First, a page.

With your permission I’ll ramble on a bit more about the critters of Vieques.
One of the things we love about the island is that nature is “in your face” every day.
It’s never far away. Even when you’re walking up Isabel’s main street the ocean is right in front of you.
Colorful birds swoop overhead. Big, irritable-looking iguanas loll in the viaduct nearby.
We once saw a man leading two young goats on leashes down a side street.
One of the most enchanting auditory experiences of Vieques is brought to you compliments of the island’s teeming frog population, most notably “coquis,” which are the national symbol of Puerto Rico. These tiny frogs enliven the night with their double-noted chirp that sounds, perhaps not coincidentally, like “ko kee.”
Visitors become so enthralled with the call of the coqui that they buy small devices at the San Juan airport reproducing the coqui sound on an endless loop. I’ve never bought one but it might be just the thing to warm up a snowy night in D.C.
Some local creatures aren’t quite so endearing. Standing on our balcony at night we can see (and occasionally hear) bats hurtling from tree to tree. For such a small place, the island is home to lots of different kinds of bats, including highly-specialized types such as “Single leaf” and “Brown flower” varieties.
Surprisingly, bats are the only terrestrial mammals native to Puerto Rico (all other species were introduced by humans, including cats, goats, sheep and mongooses). Some bats eat fruit. A few eat fish—yes, fish. Nearly all of them eat insects, which prevents the island’s human inhabitants from being carried off bodily by mosquitoes. Oh, and they also pollinate flowers. They’re hard-working little buggers.
Speaking of insects, the island has zillions of different kinds, some of them fairly intimidating. We saw a big, hairy tarantula strolling across our driveway one day with a slightly self-conscious air.
You can hardly blame him—you’d have a complex too if everyone who saw you screamed and ran away in terror. Plus, his fangs looked moist, as if he were drooling. This isn’t a particularly attractive look for anyone.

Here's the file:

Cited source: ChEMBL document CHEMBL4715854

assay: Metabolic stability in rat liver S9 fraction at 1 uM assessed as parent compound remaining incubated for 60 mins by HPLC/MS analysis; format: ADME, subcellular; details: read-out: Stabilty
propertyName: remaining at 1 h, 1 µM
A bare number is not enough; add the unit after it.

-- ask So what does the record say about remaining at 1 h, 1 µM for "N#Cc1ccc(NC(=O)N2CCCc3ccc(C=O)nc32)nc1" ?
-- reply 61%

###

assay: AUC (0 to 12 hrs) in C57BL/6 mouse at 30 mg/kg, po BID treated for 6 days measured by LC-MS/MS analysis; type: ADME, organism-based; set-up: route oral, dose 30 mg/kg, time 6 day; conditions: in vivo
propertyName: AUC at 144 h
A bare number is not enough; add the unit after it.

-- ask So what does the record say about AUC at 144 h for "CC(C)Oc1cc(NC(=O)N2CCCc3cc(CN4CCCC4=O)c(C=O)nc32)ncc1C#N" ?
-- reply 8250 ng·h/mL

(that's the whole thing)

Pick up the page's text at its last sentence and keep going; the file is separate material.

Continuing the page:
Then there are the centipedes, which can grow up to a foot long and are almost invariably grumpy when disturbed. Their sting can be terrifically painful, even lethal on rare occasions.
I read a blog recently in which a college student described waking up one morning in a B & B in Esperanza to find an enormous centipede crawling up his bare thigh toward his private parts. His yelp of horror brought the management bolting upstairs, fearing fire, dismemberment or god knows what else.
When they learned the source of their guest’s panic they couldn’t help laughing (though sympathetically, I’m sure) at his predicament.
“I ought to sue those bastards,” he grumbled in his blog.
Might was well sue Mother Nature.
To make things even more exciting, there are scorpions in Vieques. Although shy by nature, if disturbed they will make their displeasure known in no uncertain terms with a nasty pincer-sting.
We’re constantly being assured that none of these insects (except maybe the centipede) is particularly poisonous. In the abstract, I find this somewhat comforting. But if I found a centipede crawling up my leg, as the young blogger did, I’m not sure I would wax quite so philosophical.
Instead, like him, I’d probably emit a blood-curdling scream. And then I’d expect Michael to remove the offending creature immediately–and bring me an industrial-size martini to steady my nerves.